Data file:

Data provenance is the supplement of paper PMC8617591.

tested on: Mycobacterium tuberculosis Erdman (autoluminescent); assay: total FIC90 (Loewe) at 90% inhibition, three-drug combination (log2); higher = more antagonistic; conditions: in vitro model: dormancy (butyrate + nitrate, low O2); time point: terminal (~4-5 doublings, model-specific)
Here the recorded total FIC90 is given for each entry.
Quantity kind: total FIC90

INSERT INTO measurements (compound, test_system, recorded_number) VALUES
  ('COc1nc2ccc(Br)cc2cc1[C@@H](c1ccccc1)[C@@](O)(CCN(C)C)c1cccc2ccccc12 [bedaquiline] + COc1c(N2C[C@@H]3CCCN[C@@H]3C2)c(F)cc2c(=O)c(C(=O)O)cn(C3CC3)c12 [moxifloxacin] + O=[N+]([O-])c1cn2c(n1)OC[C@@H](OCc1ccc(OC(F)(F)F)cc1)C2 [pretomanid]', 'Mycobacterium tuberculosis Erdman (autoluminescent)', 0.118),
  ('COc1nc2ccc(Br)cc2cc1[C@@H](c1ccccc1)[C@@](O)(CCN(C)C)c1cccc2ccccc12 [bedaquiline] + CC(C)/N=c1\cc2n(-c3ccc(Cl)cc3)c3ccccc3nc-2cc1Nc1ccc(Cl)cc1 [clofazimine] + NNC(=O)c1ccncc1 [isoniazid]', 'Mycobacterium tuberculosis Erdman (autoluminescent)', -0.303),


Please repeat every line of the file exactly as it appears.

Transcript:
Data provenance is the supplement of paper PMC8617591.

tested on: Mycobacterium tuberculosis Erdman (autoluminescent); assay: total FIC90 (Loewe) at 90% inhibition, three-drug combination (log2); higher = more antagonistic; conditions: in vitro model: dormancy (butyrate + nitrate, low O2); time point: terminal (~4-5 doublings, model-specific)
Here the recorded total FIC90 is given for each entry.
Quantity kind: total FIC90

INSERT INTO measurements (compound, test_system, recorded_number) VALUES
  ('COc1nc2ccc(Br)cc2cc1[C@@H](c1ccccc1)[C@@](O)(CCN(C)C)c1cccc2ccccc12 [bedaquiline] + COc1c(N2C[C@@H]3CCCN[C@@H]3C2)c(F)cc2c(=O)c(C(=O)O)cn(C3CC3)c12 [moxifloxacin] + O=[N+]([O-])c1cn2c(n1)OC[C@@H](OCc1ccc(OC(F)(F)F)cc1)C2 [pretomanid]', 'Mycobacterium tuberculosis Erdman (autoluminescent)', 0.118),
  ('COc1nc2ccc(Br)cc2cc1[C@@H](c1ccccc1)[C@@](O)(CCN(C)C)c1cccc2ccccc12 [bedaquiline] + CC(C)/N=c1\cc2n(-c3ccc(Cl)cc3)c3ccccc3nc-2cc1Nc1ccc(Cl)cc1 [clofazimine] + NNC(=O)c1ccncc1 [isoniazid]', 'Mycobacterium tuberculosis Erdman (autoluminescent)', -0.303),